We often procrastinate when it comes to saving. Instead of paying ourselves first we fund our lavish lifestyles, albeit in cash or using your paycheque to mostly repay debt. In the midst of the rat race and keeping up with the Joneses we don’t realize that we are missing out on the 8th wonder of the world, as Albert Einstein coined it when it comes to accumulating for later life. Sadly, this much-needed help is, for the most part, lost if you have no retirement savings by the time you reach the age of 55.
Why is compound interest such a great way to build your retirement savings? Because it’s earning you interest on interest. For example, suppose you deposit R1,000 in an investment account that pays ten percent interest annually. At the end of one year, your balance will have grown by R100 (that’s ten percent of your starting thousand) to R1,100. Assuming you leave the entire R1,100 in your account, the interest you’ll earn during the next year will be greater – ten percent of the entire R1,100.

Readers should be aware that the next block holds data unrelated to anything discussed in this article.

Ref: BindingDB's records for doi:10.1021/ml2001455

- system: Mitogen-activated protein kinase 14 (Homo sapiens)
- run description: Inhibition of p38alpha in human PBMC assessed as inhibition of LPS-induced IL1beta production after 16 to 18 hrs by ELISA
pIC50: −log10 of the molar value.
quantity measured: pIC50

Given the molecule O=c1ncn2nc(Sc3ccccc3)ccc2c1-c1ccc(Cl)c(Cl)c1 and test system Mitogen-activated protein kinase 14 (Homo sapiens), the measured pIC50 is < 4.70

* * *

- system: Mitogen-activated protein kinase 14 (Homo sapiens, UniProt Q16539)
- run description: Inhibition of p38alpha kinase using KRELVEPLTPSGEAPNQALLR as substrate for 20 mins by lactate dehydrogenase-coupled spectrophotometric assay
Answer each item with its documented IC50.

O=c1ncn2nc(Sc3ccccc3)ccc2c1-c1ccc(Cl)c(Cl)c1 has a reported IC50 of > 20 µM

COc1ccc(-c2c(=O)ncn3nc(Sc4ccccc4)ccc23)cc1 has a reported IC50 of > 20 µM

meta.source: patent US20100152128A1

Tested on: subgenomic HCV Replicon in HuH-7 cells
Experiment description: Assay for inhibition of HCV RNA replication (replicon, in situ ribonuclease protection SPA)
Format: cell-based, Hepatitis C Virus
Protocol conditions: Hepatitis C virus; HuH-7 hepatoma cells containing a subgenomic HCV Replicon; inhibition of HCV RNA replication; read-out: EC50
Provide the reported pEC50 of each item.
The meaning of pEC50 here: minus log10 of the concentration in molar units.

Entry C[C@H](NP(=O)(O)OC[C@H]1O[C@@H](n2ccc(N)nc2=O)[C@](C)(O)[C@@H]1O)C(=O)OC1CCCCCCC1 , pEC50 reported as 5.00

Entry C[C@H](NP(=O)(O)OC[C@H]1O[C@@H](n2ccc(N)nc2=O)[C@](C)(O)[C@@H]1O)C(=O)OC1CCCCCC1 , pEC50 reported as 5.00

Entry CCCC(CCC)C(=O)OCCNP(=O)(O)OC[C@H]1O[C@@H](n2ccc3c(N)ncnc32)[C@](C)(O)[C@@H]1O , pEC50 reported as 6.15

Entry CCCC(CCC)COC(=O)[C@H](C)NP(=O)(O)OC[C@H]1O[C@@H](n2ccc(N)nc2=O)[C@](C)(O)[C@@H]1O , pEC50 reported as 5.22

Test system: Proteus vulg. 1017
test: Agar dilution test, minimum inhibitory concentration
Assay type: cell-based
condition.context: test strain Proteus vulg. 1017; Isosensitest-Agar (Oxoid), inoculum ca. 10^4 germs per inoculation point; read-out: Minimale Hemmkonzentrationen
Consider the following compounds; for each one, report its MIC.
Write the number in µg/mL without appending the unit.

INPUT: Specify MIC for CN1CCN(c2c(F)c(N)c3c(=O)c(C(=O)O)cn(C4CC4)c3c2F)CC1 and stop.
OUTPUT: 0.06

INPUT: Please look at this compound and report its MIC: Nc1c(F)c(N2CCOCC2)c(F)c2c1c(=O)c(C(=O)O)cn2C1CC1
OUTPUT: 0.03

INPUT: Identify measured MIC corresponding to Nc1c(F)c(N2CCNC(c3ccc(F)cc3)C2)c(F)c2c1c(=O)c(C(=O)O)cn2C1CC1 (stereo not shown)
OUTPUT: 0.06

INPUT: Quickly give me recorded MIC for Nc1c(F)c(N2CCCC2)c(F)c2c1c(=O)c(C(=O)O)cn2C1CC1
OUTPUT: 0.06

That’s the beauty of compound interest and how just by saving more, your money can work even harder for you by maximizing your savings over time. It’s why the simple act of saving regularly, combined with the power of compound interest can increase your retirement savings over time. Even if you make no additional contributions and just leave your money alone, compound interest will continue to earn you money.
If you procrastinate and start to invest later, you’ll have to save a lot more money to reach your goal.
If our goal at age 65 (retirement) is R10 000 000, which is modest in today’s terms, and we assume a net compound return of 12% then we can determine how much we’ll need to save per month starting at various ages. The chart below illustrates the price of delay: